Interested in starting your own entrepreneurial journey in food and beverage but unsure what to expect? Then read up on our interview with Ashley Vasquez, owner of TBD Coffee Co, located in Los Angeles, CA, USA.

What's your business, and who are your customers?

My coffee company started as a hobby, with my boyfriend drawing all the labels and my 10-pound dog, Marlee, as the Director of Consumer Affairs (I bought her little glasses and a new outfit just for the role). It grew into a passion as we realized how fun it was working together. Now it’s a full-blown business with a piece of my heart and soul.

Not only is TBD a creative outlet, but it’s also a way for me to connect with the community. We bring our products to local markets where I’ve met the coolest people of all ages and walks of life, who just want to chat about coffee — their first time trying a sip off their dad’s cup, farms they’ve visited in Peru and Bali, the best cups they’ve had…and the worst. Experiencing how coffee brings people together has been humbling and inspiring.

Our customers are people just like us. Coffee lovers who appreciate internet humor and want to spend their dollars with small businesses that are dedicated to ethical sourcing.

Tell us about yourself

Two key pieces of my identity were the catalysts for starting my business and remain the main drivers behind my daily motivation.

The first is that my father is an immigrant business owner. He immigrated to the U.S. from Michoacan, Mexico, when he was 18. He learned English, became a citizen, raised three wonderful children (if I do say so myself), and has owned a small business for more than 30 years. I grew up helping out at the family business, and that’s where I learned most of my life lessons. I would be wiping down a table, and my dad would say, “Mija, if you’re nice to people and work hard, you can have anything you want in this world.” And I would roll my eyes because I had heard it a million times, but now, I’m grateful for all his advice because it has shaped my values and the way I’ve modeled TBD.

The second piece is that I love to travel! I’ve fished for piranhas in the Amazon river, snowmobiled in the Colorado mountains, four-wheeled through forests in Mexico, climbed volcanoes in Italy, visited mosques in Istanbul, trekked the Inca Trail, and explored castles in Romania. Seeking out other cultures and immersing myself in the local experience is part of my DNA. Almost all of the money I save for leisure goes to traveling. I’d rather see new places and meet new people than buy expensive clothes or drive a luxury car.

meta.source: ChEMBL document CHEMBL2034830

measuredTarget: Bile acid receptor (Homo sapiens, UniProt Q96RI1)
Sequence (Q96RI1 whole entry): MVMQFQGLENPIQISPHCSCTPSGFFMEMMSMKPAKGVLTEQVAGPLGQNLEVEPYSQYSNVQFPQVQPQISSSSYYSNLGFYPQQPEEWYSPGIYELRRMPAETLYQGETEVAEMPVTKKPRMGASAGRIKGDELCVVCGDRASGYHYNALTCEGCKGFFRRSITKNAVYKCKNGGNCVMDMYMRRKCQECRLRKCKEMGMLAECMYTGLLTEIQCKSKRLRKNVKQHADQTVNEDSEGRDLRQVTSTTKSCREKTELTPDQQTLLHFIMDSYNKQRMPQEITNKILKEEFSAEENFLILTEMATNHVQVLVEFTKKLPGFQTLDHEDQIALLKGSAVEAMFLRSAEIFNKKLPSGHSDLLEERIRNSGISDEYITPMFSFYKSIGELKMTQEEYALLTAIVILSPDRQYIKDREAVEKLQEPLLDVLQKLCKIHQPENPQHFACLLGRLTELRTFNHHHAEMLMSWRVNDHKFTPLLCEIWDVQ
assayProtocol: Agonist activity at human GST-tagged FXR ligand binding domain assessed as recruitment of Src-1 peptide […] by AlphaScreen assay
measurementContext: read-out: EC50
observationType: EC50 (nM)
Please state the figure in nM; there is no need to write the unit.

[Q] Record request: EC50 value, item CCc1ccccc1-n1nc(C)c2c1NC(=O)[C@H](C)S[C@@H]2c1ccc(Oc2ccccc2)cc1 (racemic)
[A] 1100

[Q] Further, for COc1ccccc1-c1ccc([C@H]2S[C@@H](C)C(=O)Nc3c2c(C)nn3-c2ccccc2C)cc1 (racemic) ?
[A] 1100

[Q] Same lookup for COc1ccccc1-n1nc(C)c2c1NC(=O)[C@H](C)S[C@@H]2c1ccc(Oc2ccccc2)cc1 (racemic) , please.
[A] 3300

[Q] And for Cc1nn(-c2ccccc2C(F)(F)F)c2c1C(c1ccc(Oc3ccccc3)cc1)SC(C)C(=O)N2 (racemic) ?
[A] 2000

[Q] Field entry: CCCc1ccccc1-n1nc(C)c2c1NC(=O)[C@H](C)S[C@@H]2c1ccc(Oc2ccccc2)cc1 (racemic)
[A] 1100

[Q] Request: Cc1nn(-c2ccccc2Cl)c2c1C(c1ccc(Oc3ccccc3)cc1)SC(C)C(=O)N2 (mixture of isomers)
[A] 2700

Because of that, I’ve always wanted to build a life that gives me freedom and flexibility. I like to make my own schedule and handpick who I work with.

What's your biggest accomplishment as a business owner?

Creating a company that has ethics and a vocal belief system at its core. For starters, TBD Coffee Co is a member of World Coffee Research, an organization that has a direct positive influence on coffee farmers around the world. And beyond that, when we dive into the products themselves, TBD has a platform that it uses to stand in solidarity with our values and our customers.

For instance, like many, we’re shocked and saddened by the news of Roe V Wade being overturned, so we channeled our anger into our latest coffee. It’s called Duck the Patriarchy, and 50% of proceeds from every bag sold will be donated to Planned Parenthood of Illinois and Colorado.
Having a platform to fight back from is hands down my biggest accomplishment as a business owner.

What's one of the hardest things that come with being a business owner?

Time. Boundaries around time. Creating more time. Using too much time. Time, all around. It’s easy to feel like you have to be always on when the company is yours, so creating the right routines and guardrails against overworking is difficult but imperative.

What are the top tips you'd give to anyone looking to start, run and grow a business today?

  1. Don’t be afraid to reach out to your network.
  2. Listen to advice. You don’t have to take it, but listen and keep an open mind. Be open to people asking challenging questions.
  3. Put your ego away. Try making a TikTok, test out different email copies, and share a photo you took yourself. It might feel scary or embarrassing to put yourself out there, but if you get out of your head and put your ego away, that can be a space with a whole lot of learning.

Is there anything else you'd like to share?

Having an entrepreneurial mindset is a gift. I’ve met so many people that say they could never do it. I’m honored to be able to do what I do, and I hope other entrepreneurs out there aren’t holding their gifts back and are taking the leap.

Where can people find you and your business?


If you like what you've read here and have your own story as a solo or small business entrepreneur that you'd like to share, then please answer these interview questions. We'd love to feature your journey on these pages.

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